DARTMOUTH, N.H.—Award-winning investigative reporter and author Dawn Anahid MacKeen will deliver a public lecture on the Dartmouth University campus on Wednesday, October 12, starting at 5:00p.m. Sponsored by the Dickey Center for International Understanding, the talk will highlight the courage of MacKeen’s grandfather in the face of genocide over one hundred years ago, and his surprising legacy.
MacKeen is the author of The Hundred-Year Walk (Houghton Mifflin Harcourt, 2015), the story of her grandfather’s meticulously recorded survival of the 1915 Armenian Genocide and her own travels to Syria and Turkey to retrace his death march. Since the publication of her book, MacKeen has given talks across the country in the hope of preserving an important piece of her family’s past and the history of her culture.
What she has found in writing the book and in its aftermath is more than she ever imagined when she began over ten years ago. “I’ve been continually moved by the response to the book,” says MacKeen. “So many readers have written to tell me how they had considered themselves knowledgeable about history, but didn’t know about what had happened to the Armenians. They learned about it through my grandfather’s survival, all detailed in his recently discovered journals. They have also been amazed at how much the events in Syria today resemble what happened a century ago, with the genocidal campaigns of the Islamic State.”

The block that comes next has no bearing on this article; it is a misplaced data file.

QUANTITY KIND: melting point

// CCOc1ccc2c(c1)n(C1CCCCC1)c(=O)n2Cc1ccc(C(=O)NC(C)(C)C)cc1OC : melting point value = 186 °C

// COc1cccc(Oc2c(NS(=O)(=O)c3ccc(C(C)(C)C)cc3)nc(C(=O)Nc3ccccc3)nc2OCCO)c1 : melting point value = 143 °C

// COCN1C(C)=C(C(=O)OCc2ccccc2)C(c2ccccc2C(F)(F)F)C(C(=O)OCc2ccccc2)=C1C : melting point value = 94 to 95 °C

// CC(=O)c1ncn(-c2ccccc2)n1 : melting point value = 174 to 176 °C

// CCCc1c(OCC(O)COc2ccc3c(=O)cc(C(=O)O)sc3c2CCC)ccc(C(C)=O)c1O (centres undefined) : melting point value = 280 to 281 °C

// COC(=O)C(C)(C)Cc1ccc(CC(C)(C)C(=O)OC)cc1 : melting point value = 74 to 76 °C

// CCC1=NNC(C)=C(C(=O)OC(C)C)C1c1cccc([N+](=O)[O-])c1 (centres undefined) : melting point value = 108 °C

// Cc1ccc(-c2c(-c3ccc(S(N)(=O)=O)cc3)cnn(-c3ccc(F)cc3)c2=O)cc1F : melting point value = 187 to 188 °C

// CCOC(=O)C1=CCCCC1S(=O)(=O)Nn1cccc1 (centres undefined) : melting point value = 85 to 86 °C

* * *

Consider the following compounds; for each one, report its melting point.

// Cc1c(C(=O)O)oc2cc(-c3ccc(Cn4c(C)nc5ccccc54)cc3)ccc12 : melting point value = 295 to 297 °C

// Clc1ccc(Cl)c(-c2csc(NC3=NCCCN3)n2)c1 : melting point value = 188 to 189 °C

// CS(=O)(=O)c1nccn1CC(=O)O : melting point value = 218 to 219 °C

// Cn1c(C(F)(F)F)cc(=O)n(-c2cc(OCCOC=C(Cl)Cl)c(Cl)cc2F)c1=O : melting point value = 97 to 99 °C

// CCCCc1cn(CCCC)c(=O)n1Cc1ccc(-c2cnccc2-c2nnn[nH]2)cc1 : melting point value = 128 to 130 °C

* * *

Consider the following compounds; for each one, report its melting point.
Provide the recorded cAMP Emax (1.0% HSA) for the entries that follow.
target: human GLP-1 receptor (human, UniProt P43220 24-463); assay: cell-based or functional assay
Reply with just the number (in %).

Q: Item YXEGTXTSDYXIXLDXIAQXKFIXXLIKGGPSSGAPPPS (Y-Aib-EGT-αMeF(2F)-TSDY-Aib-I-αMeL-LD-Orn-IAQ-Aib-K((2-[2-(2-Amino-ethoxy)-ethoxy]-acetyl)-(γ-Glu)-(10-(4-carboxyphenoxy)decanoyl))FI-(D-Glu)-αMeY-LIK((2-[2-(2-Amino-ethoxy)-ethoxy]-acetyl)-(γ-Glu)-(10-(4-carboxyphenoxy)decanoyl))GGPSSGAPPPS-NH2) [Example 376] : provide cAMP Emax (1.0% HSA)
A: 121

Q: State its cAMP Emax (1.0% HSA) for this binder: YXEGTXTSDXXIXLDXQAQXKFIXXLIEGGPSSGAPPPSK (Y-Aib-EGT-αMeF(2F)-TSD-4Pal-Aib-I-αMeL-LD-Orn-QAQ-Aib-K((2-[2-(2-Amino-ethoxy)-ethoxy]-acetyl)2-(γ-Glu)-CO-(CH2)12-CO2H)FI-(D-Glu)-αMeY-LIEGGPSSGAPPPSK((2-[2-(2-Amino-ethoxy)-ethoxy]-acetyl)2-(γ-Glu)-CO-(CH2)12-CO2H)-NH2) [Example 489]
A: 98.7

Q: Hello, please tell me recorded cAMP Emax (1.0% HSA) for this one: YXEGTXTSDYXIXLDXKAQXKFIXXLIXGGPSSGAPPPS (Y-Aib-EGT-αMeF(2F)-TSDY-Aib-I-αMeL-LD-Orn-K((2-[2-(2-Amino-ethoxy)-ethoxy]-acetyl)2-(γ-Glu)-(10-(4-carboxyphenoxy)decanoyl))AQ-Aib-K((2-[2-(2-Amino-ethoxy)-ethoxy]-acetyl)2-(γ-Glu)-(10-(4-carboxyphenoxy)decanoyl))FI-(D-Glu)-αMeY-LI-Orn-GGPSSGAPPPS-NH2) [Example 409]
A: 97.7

Dartmouth Professor Stephen Powell noted the historical value of the book as well as its present-day relevance when he arranged MacKeen’s visit, and has made The Hundred-Year Walk required reading for his Tuck Business School students. “At Tuck we have a vibrant relationship with Armenia,” he says. In fact, Dartmouth students have the unique opportunity to travel to Armenia as part of projects that aid in their preparation for global business. “When I read this book I was so moved…many books have been written about the Armenian Genocide, but this one is unique in that it tells the story of one man whose journals survived the catastrophic events of 1915-1917.”
MacKeen will continue to raise awareness with talks at the Holy Trinity Armenian Church in Cambridge, Massachusetts, on Sunday, October 16, and at Bergen Community College in Paramus, New Jersey, on Wednesday, October 19. Both events are sponsored by the Tekeyan Culture Association.